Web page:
It’s relatively easy for an average business to accommodate the work-life balance of staff if that business has a 40-hour Monday to Friday week. Publicans, like everyone in hospitality, don’t have that luxury. When everyone posts on social media their ‘back to work, post-Christmas blues’, the eye-rolling of exhausted licensees could start a tsunami. We had little time off.
It’s always the case that those demanding more flexible working practice in society will inhabit a nice office, start at 9am, enjoy an hour’s lunch between coffee breaks and be home in time for the 6pm news. Not for them the worry of who might clean their office or drive the train home. But we must, apparently, be ‘more flexible’.
Also, potential employees – particularly those new to the industry – arrive for interview wearing rose-tinted spectacles, naively presuming that no weekend work will be necessary.
I’ve worked shifts all my life. Until very recently, a bank holiday or Christmas Day was the same as any other day – often spent on night shifts and without a stuffed turkey in sight.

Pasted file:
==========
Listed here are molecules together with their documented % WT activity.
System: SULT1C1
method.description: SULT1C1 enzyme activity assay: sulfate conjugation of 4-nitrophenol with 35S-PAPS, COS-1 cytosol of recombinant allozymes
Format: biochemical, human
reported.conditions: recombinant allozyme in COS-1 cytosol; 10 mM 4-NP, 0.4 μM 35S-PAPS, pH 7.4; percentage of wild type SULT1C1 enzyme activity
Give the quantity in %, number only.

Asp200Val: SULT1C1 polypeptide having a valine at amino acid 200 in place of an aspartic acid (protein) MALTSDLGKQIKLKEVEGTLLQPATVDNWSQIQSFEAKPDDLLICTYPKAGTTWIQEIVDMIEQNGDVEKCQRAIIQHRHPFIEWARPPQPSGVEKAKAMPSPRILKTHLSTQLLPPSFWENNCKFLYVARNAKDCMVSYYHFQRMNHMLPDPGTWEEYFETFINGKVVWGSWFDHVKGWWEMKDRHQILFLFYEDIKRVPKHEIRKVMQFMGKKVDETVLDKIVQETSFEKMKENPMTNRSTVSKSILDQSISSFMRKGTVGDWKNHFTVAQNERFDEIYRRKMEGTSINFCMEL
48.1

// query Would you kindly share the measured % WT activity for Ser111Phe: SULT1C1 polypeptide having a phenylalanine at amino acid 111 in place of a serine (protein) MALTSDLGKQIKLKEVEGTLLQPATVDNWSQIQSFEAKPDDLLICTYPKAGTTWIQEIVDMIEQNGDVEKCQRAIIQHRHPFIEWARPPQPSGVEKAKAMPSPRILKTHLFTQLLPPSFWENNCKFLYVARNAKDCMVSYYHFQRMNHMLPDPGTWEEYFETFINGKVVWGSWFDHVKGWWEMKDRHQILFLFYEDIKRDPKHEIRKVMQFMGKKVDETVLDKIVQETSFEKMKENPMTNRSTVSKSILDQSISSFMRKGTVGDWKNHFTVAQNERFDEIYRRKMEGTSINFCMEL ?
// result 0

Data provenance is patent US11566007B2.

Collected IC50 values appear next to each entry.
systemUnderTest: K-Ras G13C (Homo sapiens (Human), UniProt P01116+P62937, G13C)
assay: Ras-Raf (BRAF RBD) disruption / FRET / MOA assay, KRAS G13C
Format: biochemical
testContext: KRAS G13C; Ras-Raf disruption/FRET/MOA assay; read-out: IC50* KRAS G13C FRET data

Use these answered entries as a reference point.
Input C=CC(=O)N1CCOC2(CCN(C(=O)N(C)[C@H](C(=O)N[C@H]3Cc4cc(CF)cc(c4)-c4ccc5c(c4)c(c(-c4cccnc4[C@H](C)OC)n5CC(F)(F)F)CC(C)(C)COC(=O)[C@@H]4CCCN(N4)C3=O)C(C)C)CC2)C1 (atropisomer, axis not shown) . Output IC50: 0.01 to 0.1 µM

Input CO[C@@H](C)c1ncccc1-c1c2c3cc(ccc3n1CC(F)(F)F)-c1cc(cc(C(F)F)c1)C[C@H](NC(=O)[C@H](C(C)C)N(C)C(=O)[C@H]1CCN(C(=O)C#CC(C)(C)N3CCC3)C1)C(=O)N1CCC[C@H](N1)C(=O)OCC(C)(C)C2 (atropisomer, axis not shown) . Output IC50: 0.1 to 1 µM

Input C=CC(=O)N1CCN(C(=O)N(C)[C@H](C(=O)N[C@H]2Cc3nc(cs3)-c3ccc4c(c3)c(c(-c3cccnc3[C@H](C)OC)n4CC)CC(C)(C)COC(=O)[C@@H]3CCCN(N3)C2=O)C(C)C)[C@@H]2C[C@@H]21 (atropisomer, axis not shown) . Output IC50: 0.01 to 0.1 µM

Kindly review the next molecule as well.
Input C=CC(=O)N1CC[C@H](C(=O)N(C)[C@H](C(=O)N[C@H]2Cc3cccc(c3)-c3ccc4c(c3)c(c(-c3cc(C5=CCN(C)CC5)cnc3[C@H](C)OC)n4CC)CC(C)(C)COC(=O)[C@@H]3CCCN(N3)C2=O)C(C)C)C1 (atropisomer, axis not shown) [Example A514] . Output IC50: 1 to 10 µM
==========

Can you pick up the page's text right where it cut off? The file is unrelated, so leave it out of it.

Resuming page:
My venue is open 18 hours a day, with a busy kitchen and performance space that needs up to 20 staff – on shift rota – to make it, well, rotate. And therein lies the rub – the key word here being ‘shift’.
We have many applications for work from students graduating from theatre colleges and schools, attracted by our eclectic clientele and reputation for supporting the arts.
I am constantly bewildered at the thought process of those graduates seeking work behind or in front of a busy bar, open seven days a week until 3am, who consider being here beyond 11pm and particularly at the weekend a ridiculous proposition.
Did I miss something? Aren’t theatres across the land open every weekend until very late? What are these great institutions of learning teaching these kids? Kitchen apprentices last a few months before realisation dawns – when all your mates are out enjoying themselves – you’re working so that they can, er, enjoy themselves. Not that any catering college course would install any realistic industry work discipline, ‘day courses’ rather give wholly the wrong impression.
We are in a society where almost 100% of the available working population is fully employed. Our industry struggles to attract quality candidates. To change attitudes, society needs to appreciate and accommodate shift workers – and that starts with training colleges telling it like it is before
Professor Wellfunded catches the 5.15 train home to Orpington.